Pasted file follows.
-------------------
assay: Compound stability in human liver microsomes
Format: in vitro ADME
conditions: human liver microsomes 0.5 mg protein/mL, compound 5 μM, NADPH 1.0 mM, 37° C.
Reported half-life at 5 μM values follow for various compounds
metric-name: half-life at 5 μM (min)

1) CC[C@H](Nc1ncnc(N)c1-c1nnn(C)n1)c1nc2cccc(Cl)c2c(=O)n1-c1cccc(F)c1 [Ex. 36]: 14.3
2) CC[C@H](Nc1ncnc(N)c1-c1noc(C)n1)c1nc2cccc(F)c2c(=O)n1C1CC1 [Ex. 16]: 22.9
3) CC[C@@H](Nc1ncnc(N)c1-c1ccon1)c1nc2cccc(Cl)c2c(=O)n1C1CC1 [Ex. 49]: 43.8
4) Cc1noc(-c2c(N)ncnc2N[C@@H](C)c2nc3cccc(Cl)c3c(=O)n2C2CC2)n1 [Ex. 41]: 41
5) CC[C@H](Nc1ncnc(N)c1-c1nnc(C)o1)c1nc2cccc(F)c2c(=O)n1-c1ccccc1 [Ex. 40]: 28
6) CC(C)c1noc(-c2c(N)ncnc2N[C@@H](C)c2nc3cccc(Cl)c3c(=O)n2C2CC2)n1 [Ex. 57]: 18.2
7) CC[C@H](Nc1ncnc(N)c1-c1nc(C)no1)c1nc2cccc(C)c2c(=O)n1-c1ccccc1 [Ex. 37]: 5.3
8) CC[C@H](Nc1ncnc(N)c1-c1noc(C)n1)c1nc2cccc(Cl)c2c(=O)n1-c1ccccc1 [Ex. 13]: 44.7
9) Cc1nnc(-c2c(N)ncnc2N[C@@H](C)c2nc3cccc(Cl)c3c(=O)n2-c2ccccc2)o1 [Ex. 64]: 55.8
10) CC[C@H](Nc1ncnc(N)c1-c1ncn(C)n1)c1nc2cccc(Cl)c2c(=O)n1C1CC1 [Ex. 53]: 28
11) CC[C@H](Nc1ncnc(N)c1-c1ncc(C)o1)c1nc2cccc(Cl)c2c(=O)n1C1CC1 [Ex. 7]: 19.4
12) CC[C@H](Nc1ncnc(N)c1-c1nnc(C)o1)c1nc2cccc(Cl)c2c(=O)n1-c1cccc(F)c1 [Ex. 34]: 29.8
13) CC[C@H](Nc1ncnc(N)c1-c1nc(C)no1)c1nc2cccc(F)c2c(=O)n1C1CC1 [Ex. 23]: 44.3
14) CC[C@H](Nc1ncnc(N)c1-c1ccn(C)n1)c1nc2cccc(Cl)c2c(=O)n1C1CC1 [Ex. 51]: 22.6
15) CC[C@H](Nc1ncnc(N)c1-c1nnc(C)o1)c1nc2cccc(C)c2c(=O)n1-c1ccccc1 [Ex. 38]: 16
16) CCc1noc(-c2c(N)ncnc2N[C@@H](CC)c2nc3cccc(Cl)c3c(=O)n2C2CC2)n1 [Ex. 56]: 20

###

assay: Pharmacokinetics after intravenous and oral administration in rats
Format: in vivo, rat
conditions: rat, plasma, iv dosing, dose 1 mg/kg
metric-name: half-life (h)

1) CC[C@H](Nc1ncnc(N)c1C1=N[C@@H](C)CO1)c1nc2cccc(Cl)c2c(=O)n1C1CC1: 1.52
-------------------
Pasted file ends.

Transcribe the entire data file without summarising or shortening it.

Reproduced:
assay: Compound stability in human liver microsomes
Format: in vitro ADME
conditions: human liver microsomes 0.5 mg protein/mL, compound 5 μM, NADPH 1.0 mM, 37° C.
Reported half-life at 5 μM values follow for various compounds
metric-name: half-life at 5 μM (min)

1) CC[C@H](Nc1ncnc(N)c1-c1nnn(C)n1)c1nc2cccc(Cl)c2c(=O)n1-c1cccc(F)c1 [Ex. 36]: 14.3
2) CC[C@H](Nc1ncnc(N)c1-c1noc(C)n1)c1nc2cccc(F)c2c(=O)n1C1CC1 [Ex. 16]: 22.9
3) CC[C@@H](Nc1ncnc(N)c1-c1ccon1)c1nc2cccc(Cl)c2c(=O)n1C1CC1 [Ex. 49]: 43.8
4) Cc1noc(-c2c(N)ncnc2N[C@@H](C)c2nc3cccc(Cl)c3c(=O)n2C2CC2)n1 [Ex. 41]: 41
5) CC[C@H](Nc1ncnc(N)c1-c1nnc(C)o1)c1nc2cccc(F)c2c(=O)n1-c1ccccc1 [Ex. 40]: 28
6) CC(C)c1noc(-c2c(N)ncnc2N[C@@H](C)c2nc3cccc(Cl)c3c(=O)n2C2CC2)n1 [Ex. 57]: 18.2
7) CC[C@H](Nc1ncnc(N)c1-c1nc(C)no1)c1nc2cccc(C)c2c(=O)n1-c1ccccc1 [Ex. 37]: 5.3
8) CC[C@H](Nc1ncnc(N)c1-c1noc(C)n1)c1nc2cccc(Cl)c2c(=O)n1-c1ccccc1 [Ex. 13]: 44.7
9) Cc1nnc(-c2c(N)ncnc2N[C@@H](C)c2nc3cccc(Cl)c3c(=O)n2-c2ccccc2)o1 [Ex. 64]: 55.8
10) CC[C@H](Nc1ncnc(N)c1-c1ncn(C)n1)c1nc2cccc(Cl)c2c(=O)n1C1CC1 [Ex. 53]: 28
11) CC[C@H](Nc1ncnc(N)c1-c1ncc(C)o1)c1nc2cccc(Cl)c2c(=O)n1C1CC1 [Ex. 7]: 19.4
12) CC[C@H](Nc1ncnc(N)c1-c1nnc(C)o1)c1nc2cccc(Cl)c2c(=O)n1-c1cccc(F)c1 [Ex. 34]: 29.8
13) CC[C@H](Nc1ncnc(N)c1-c1nc(C)no1)c1nc2cccc(F)c2c(=O)n1C1CC1 [Ex. 23]: 44.3
14) CC[C@H](Nc1ncnc(N)c1-c1ccn(C)n1)c1nc2cccc(Cl)c2c(=O)n1C1CC1 [Ex. 51]: 22.6
15) CC[C@H](Nc1ncnc(N)c1-c1nnc(C)o1)c1nc2cccc(C)c2c(=O)n1-c1ccccc1 [Ex. 38]: 16
16) CCc1noc(-c2c(N)ncnc2N[C@@H](CC)c2nc3cccc(Cl)c3c(=O)n2C2CC2)n1 [Ex. 56]: 20

###

assay: Pharmacokinetics after intravenous and oral administration in rats
Format: in vivo, rat
conditions: rat, plasma, iv dosing, dose 1 mg/kg
metric-name: half-life (h)

1) CC[C@H](Nc1ncnc(N)c1C1=N[C@@H](C)CO1)c1nc2cccc(Cl)c2c(=O)n1C1CC1: 1.52